Which, of course, leaves open the question as to what they did when Pat jumped ship. Is the money now supporting retirees in Boulder and other resort towns (yes'm very unfair, but there are strong links, both geographic and other). Eli also wonders how much those additional contributions and pledges amounted to.

But as importantly, the penultimate paragraph outlines the strategies for the evil day (defined as release of the AR4 WGIII report)
Realizing that this issue is not going to go away, the next best solution in our opinion is for any carbon reduction to be voluntary and let technological advances solve the issue, if it even exists. The least desirable would be a carbon tax or a mandatory cap and trade program. It this occurs the following criteria should be used (one that is supported by the administration and some members of Congress)

1. China and India must be included
2. All emitters of Co2 must be included in a program (not just power plants)
3. The US economy must not be damaged
Hmm. . a strident call for inaction were there ever one


James Aach said...

With your bunny-centered interest in global climate and energy issues, I'm guessing you might find my book "Rad Decision" of passing interest. No cost for the online version at Reviews are in the homepage comments, and it's also been endorsed by Stewart Brand, founder of "The Whole Earth Catalog". The original title was "Rad Hare Day".

Anonymous said...

Pat jumped ship, meaning...?

Anonymous said...

Meaning he is hedging his bets.

Anonymous said...

“It this occurs the following criteria should be used (one that is supported by the administration and some members of Congress)

1. China and India must be included
2. All emitters of Co2 must be included in a program (not just power plants)
3. The US economy must not be damaged”

Actually, these three criteria aren't that tough to meet.

A price on carbon would end the economically harmful subsidy to pollute that emitters receive by being able to treat the atmosphere like a free sewer.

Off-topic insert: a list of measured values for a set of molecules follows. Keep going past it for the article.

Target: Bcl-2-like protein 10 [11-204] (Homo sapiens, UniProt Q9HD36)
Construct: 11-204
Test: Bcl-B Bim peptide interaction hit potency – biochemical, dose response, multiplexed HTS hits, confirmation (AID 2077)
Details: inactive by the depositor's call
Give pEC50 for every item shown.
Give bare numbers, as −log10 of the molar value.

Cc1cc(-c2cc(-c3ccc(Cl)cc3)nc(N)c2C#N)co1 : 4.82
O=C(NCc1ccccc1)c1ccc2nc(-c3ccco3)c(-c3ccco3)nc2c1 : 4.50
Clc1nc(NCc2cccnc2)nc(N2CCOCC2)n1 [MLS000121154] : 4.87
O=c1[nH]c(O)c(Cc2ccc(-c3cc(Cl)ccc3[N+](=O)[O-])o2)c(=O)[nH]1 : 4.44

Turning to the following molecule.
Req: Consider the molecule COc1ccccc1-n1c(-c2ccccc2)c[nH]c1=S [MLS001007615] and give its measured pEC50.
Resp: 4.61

Conditional responses (we do more if you cooperate we do less if you don't) and trade penalties against countries that subsidize their industries' climate pollution would include China and India, make US efforts more effective, and make meaningful climate policies more politically feasible.

Including all net emitters of CO2 makes sense and isn't that hard to do with either a cap and trade or pollution fee (e.g,. carbon tax) approach.

I wrote about the first two on For the problem of uncooperative nations see this post For the economic benefits of reducing pollution subsidies, see my comment to Jim Clarke in this post

EliRabett said...

Watch the moving Pat

Look this new UN report comes out and it says human beings are warming the surface temperature. To me that is like a breathless announcement that there is gambling in Las Vegas.

Anonymous said...

...or that there is prostitution in Las Vegas.

Anonymous said...

I suspect it's quite clear to the coal crowd, and indeed it serves their interests in the most effective manner, that Pat maintains a sort of minimim credible skeptical position on AGW that of necessity must shift over time. IMHO much if not most of the present corporate posturing should be seen in the same light.